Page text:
The costume is a woollen beret, a red jacket, pantaloons with a belt from which hangs either a sword, handkerchief or bag. He has a black cloak lined with red draped over his shoulders and wears black pointed Turkish slippers. His mask is characterised by a turned-up nose, accentuated eyebrows and a strange pointed goatee beard.
Pantalone represents the commercial spirit and talent for business which was gaining ground in the Venetian middle classes.
• Pierrot or Pedrolino, started life as a Zanni who was then developed into the famous romantic person with a much stronger dynamic character thanks to the mime artist Jean Gaspard Debureau who also defined his costume: an ample white outfit made of a jacket and trousers, with black buttons, a small black skull-cap and whitened face.
• Pulcinella, in the French version Polichinelle and in English Punch, is the most well-known character from the south. He is often the melancholic servant, and combines the characteristics of foolishness with a large pinch of intuitive sense. He uses lively gestures, typical of the Neapolitans: Tiepolo immortalised him in more than one of his paintings. His costume is a white shirt, tied with a belt. He wears an elongated hat and a black mask with beaky nose and wrinkles.
• Scaramuccia (Scaramouche) is Italian, but met with huge success in France, and comes under the category of Captains.
• Stenterello, originally Florentine, went down well in Tuscany from the end of the 18th century to the end of the following century. Thin, gaunt and frail, he appears to have grown up in poverty; he is small in stature, of a yellowish complexion, with a broad forehead and arched eyebrows. Big-nosed, garrulous, easily frightened, impulsive but also wise, ingenious and ready to take the side of the little man, even if his timorousness often puts a spoke in the wheel: his comic effect lies in this conflict.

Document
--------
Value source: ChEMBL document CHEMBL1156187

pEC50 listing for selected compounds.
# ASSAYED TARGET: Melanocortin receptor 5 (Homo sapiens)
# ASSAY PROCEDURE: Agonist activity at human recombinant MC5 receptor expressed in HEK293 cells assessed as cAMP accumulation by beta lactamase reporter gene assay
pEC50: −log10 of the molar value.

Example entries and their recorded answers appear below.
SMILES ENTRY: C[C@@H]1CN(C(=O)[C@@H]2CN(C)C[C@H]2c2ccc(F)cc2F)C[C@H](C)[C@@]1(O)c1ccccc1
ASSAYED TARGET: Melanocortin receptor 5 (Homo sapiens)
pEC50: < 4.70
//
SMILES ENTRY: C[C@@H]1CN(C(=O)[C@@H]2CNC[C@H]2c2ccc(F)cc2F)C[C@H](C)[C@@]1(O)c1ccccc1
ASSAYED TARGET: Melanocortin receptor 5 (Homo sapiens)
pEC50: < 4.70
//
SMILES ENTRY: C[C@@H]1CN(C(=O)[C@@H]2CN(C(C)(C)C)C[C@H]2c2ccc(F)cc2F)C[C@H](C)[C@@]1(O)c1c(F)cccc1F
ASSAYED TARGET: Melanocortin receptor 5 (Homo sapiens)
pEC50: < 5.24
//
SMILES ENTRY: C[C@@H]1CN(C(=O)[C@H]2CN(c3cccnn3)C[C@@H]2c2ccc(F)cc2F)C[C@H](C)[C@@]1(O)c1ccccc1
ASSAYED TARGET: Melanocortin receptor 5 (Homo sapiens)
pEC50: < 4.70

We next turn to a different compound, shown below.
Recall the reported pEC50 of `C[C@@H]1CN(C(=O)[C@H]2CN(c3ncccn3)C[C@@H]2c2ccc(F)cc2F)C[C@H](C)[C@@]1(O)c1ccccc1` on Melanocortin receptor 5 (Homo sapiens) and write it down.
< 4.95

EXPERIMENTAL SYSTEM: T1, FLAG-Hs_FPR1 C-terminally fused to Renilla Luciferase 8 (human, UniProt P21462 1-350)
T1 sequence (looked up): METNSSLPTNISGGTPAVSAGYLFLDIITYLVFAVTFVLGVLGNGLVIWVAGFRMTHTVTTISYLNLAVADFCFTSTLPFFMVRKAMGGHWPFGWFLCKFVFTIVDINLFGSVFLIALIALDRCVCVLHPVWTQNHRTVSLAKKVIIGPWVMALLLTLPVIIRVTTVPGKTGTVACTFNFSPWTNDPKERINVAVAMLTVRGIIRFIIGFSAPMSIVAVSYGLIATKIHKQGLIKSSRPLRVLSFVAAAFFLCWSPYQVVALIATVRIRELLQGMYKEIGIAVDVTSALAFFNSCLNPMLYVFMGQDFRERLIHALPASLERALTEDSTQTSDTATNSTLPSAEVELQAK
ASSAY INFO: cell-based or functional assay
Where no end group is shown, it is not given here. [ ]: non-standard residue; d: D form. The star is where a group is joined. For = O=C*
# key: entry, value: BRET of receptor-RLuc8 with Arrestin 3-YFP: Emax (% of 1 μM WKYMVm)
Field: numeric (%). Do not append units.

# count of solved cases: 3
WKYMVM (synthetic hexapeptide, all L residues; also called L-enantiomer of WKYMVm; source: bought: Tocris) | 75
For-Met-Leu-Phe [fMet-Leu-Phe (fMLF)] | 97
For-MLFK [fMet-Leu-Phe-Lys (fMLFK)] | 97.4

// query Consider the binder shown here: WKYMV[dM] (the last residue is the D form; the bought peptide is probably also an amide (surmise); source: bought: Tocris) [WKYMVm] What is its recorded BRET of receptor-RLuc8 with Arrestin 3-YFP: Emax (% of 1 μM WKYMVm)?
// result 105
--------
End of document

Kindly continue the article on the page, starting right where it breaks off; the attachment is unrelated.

• Tartaglia, half blind and stammering, comes into the category of the ‘old men’, often in the role of a notary.
• Truffaldino, an 18th century ‘second’ Zanni, the poor servant tormented by hunger and greed, struggling to survive and whose aim is to serve two masters in order to eat for four people. This figure is halfway between a caricature of the traditional servant and the charming gentleman which avoids being grotesque.
• Zanni is one of the oldest characters of the Commedia dell’ Arte, but he soon made way for servants who became more important in the history of the Commedia, with their own names to distinguish them from each other. In the 17th century his role doubled into the ‘first Zanni’ sly and scheming and the ‘second Zanni’, often more foolish and incompetent, characterised by their jokes and acrobatics. The Zanni masks retain a small bump on the forehead, the remains of cut-off horns, which suggest their demoniac origins.
The name Zanni, like Zuan, is a Venetian version of the name Gianni (John), a popular name in the Veneto-Lombard region from whence came the greater part of the servants to aristocrats and wealthy Venetian merchants.
His costume is wide-skirted, of yellow or greyish beige, usually worn by peasants when working in the fields, and a particularly large hat with a wide brim. His mask is made of white leather or at least of a lighter colour than the black masks of Pantalone or Harlequin.